I recently started to use Entity Developer, by Devart, to generate entities from my databases. It is a commercial product, mind you, and I am in no way affiliated with them, I just happen to like it, so I am going to talk a bit about it.
A very strong point is that it supports out of the box NHibernate, Entity Framework and the now half-forgotten LINQ to SQL, which makes it stand out from other products. This is not going to be a thorough review, but I will post more as soon as I explore things in more depth.
Look and Feel
In general, the UI has a classic Windows appearance, with multiple floating windows, and there are a couple of skins available, but I didn’t pay much attention to it.
There’s a Database Explorer window which allows us to browse our databases and to see what’s in there (tables, views, functions and stored procedures), plus we can drag objects from it into the Diagram window, which will add this objects to the model.
The Diagram window allows automatic layout of the objects in it, having each in different colors, adding notes (nice!) and new model items (classes, inheritances, associations, enumerations. A diagram can be “stamped” with the author’s details (name, company, version, date, etc), which is good if we are to print it or generate a bitmap from it (supported natively). It can be zoomed and there’s a Diagram Overview window that shows the full model at once, so that we can easily spot objects outside of the visible area.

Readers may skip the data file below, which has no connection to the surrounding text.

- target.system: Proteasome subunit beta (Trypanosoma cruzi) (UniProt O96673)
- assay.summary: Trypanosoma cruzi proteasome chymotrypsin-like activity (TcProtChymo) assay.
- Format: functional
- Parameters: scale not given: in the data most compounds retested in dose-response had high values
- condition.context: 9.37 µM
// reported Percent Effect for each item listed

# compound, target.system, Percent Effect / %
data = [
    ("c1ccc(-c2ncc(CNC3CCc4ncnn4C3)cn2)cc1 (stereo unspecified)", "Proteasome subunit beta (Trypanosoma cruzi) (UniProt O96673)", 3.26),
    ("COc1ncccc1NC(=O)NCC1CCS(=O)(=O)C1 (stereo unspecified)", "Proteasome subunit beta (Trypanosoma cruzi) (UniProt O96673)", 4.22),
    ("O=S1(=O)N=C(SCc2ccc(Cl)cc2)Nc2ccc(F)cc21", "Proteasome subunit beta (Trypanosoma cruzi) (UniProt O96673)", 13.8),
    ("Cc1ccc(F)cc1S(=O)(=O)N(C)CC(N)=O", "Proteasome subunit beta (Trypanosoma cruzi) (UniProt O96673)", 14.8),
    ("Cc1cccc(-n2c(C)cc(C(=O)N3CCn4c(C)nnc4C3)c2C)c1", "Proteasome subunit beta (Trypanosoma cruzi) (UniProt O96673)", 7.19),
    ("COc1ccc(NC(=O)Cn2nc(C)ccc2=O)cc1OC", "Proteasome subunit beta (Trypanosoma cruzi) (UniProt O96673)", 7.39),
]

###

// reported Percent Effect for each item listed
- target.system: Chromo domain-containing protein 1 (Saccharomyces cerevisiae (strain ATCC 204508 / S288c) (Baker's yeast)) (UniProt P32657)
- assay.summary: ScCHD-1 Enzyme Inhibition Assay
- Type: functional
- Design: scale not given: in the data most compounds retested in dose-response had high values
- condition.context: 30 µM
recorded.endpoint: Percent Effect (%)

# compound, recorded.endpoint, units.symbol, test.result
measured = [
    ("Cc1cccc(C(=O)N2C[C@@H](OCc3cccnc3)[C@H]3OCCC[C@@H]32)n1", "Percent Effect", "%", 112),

There may be several diagrams for an entity model, the core of an Entity Developer project, and this model has it’s own window, on which we can explore it and see all the mapped database objects and corresponding model items, including inheritances, associations, components (complex/value types), etc. We also have there the list of templates available for the current project type.
There’s the possibility to generate a SQL script from the model, but in NHibernate projects, only databases SQL Server, SQL Server Compact Edition, Oracle, MySQL and PostgreSQL, this requires that the proper .NET providers are present. For Entity Framework projects, I could only find the option to generate the script for SQL Server, and, of course, LINQ to SQL only supports SQL Server as well. There’s an option for updating the model from the database as well, in case we chose to generate it from the database.
It is of course possible to validate the model, and the Error List window will present all outcomes of this validation, which can either be errors or warnings. A nice thing: double clicking on a notification, we jump directly to the model item that caused it. It would be interesting as well to have the option to quick fix the problem, but I reckon it’s not always possible or easy to do in an automated fashion.
When it comes to actually generating the code, there are an endless number of options, from capitalization of properties, lazy loading of associations, inclusion of foreign keys, etc. These settings are of course dependent on the project (NHibernate, Entity Framework or LINQ to SQL), because not all libraries have the same features. The generation is based on T4 templates, which is nice, because they are a standard in .NET. Only one template for each API is include, but it is very easy to write our own, by copying from an existing one and modifying it to our liking. I have yet to find a T4 debugger, Entity Developer, unsurprisingly, does not offer one.
OK, so far I have talked in general about Entity Developer, in my next posts, I will talk about NHibernate and Entity Framework specifics and also about advanced functionality.